Matthew Henry Complete CommentaryPsalms 144
on the Whole Bible
The four preceding psalms seem to have been penned by David before his
accession to the crown, when he was persecuted by Saul; this seems to
have been penned afterwards, when he was still in trouble (for there is
no condition in this world privileged with an exemption from trouble),
the neighbouring nations molesting him and giving him disturbance,
especially the Philistines,
2 Samuel 5:17.
In this psalm,
I. He acknowledges, with triumph and thankfulness, the great goodness
of God to him in advancing him to the government ,
II. He prays to God to help him against the enemies who threatened him,
and again ver. 11.
III. He rejoices in the assurance of victory over them,
IV. He prays for the prosperity of his own kingdom, and pleases
himself with the hopes of it,
In singing this psalm we may give God the glory of our spiritual
privileges and advancements, and fetch in help from him against our
spiritual enemies; we may pray for the prosperity of our souls, of our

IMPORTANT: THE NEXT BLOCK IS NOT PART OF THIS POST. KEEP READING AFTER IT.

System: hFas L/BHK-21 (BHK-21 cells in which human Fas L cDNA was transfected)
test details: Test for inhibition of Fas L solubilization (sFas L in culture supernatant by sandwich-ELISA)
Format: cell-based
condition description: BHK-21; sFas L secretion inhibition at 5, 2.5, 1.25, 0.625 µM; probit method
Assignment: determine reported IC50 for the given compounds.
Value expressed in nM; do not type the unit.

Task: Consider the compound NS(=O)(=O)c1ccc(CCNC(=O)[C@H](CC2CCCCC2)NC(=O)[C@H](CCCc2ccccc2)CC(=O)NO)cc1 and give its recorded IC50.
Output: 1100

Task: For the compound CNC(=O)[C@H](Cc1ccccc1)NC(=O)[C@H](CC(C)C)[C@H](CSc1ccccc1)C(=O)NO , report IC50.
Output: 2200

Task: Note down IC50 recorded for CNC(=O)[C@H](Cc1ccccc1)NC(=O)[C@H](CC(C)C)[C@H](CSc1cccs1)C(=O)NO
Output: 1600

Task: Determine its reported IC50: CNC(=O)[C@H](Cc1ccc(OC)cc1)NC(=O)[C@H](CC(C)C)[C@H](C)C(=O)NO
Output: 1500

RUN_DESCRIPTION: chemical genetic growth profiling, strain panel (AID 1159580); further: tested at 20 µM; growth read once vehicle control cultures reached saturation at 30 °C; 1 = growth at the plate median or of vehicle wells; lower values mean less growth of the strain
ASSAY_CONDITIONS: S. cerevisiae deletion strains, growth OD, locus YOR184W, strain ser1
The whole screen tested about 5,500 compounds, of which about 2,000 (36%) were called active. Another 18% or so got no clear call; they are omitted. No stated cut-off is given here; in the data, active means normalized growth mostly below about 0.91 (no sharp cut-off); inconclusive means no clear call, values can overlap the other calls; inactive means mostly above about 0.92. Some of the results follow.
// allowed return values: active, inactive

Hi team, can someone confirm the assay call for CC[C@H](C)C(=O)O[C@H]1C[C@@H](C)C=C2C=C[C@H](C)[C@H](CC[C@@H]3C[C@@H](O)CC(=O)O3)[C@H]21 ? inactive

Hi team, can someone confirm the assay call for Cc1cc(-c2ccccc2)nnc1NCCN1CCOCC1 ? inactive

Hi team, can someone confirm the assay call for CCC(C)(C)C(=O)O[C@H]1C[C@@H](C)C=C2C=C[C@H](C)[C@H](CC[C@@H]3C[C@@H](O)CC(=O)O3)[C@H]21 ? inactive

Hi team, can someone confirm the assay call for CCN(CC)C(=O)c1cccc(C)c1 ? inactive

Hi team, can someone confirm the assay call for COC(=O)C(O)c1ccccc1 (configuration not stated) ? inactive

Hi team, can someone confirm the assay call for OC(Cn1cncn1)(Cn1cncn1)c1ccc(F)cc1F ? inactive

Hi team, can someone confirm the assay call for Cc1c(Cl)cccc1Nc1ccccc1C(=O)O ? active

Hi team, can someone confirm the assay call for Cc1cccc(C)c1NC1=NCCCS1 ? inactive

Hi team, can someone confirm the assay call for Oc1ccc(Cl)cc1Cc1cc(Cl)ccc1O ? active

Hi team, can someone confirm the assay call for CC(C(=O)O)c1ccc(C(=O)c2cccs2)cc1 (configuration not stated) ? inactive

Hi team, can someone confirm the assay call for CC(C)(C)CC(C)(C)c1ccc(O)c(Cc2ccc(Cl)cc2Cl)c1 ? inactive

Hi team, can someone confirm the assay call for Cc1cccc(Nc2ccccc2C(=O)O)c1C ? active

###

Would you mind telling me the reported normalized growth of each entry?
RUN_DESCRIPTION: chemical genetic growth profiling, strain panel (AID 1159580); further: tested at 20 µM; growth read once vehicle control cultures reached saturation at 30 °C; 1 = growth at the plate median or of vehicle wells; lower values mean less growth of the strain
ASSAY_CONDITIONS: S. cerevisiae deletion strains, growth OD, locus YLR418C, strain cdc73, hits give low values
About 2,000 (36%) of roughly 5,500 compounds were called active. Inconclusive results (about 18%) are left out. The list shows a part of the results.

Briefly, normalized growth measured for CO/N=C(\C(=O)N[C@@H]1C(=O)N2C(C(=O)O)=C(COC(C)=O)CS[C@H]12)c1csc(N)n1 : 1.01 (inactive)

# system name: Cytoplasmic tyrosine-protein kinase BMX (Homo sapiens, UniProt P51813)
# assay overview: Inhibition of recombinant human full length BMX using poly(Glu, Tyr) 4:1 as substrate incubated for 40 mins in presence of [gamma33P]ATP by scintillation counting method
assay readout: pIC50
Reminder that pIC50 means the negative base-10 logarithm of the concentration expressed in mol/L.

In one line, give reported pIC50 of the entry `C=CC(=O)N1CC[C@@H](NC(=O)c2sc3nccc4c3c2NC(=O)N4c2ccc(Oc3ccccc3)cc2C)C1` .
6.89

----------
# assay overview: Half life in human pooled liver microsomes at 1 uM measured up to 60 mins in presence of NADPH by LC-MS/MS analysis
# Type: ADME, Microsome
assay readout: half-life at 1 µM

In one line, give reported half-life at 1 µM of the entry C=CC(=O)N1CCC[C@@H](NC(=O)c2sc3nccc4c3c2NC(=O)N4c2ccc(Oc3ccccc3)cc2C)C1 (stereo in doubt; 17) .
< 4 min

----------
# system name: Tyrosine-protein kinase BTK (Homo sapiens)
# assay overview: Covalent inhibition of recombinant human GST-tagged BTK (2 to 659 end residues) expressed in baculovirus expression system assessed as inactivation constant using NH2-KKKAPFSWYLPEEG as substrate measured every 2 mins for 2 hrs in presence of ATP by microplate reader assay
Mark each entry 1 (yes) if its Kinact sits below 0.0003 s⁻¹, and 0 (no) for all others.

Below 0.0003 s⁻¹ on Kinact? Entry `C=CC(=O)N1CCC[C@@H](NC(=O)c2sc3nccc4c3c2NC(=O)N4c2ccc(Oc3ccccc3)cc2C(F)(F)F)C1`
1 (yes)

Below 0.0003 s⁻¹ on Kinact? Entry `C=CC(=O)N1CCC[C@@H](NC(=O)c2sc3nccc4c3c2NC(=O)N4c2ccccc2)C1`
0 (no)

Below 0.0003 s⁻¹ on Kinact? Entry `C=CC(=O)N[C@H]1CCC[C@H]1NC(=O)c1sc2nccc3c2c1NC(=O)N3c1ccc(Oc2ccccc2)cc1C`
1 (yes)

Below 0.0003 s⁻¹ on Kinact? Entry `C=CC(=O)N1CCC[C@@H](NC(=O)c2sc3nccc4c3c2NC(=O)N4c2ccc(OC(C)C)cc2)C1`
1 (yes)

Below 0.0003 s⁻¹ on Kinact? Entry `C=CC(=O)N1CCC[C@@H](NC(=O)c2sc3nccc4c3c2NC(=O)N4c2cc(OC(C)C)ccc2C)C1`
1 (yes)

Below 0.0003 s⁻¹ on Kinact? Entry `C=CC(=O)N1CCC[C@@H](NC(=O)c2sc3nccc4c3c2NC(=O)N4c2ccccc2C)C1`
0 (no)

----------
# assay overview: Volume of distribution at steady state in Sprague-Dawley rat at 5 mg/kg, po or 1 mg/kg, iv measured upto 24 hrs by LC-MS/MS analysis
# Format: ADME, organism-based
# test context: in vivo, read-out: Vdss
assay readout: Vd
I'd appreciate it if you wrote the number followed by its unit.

families, and of our land; and, in the opinion of some of the Jewish
writers, we may refer the psalm to the Messiah and his kingdom.
|Grateful Acknowledgments of Divine Goodness; Prayer for Success against Enemies.
A psalm of David.
1 Blessed be the LORD my strength,
which teacheth my hands to war, and my fingers to fight:
2 My goodness, and my fortress; my high tower, and my
deliverer; my shield, and he in whom I trust; who subdueth my
people under me.
3 LORD, what is man, that thou takest knowledge of him! or
the son of man, that thou makest account of him!
4 Man is like to vanity: his days are as a shadow that
5 Bow thy heavens, O LORD, and come down: touch the mountains,
and they shall smoke.
6 Cast forth lightning, and scatter them: shoot out thine
arrows, and destroy them.
7 Send thine hand from above; rid me, and deliver me out of
great waters, from the hand of strange children;
8 Whose mouth speaketh vanity, and their right hand is a
right hand of falsehood.
I. David acknowledges his dependence upon God and his obligations to
A prayer for further mercy is fitly begun with a thanksgiving for
former mercy; and when we are waiting upon God to bless us we should
stir up ourselves to bless him. He gives to God the glory of two
1. What he was to him: Blessed be the Lord my rock
my goodness, my fortress,
He has in the covenant engaged himself to be so, and encouraged us,
accordingly, to depend upon him; all the saints, who by faith have made
him theirs, have found him not only to answer but to out do their
expectations. David speaks of it here as the matter of his trust, and
that which made him easy, as the matter of his triumph, and that which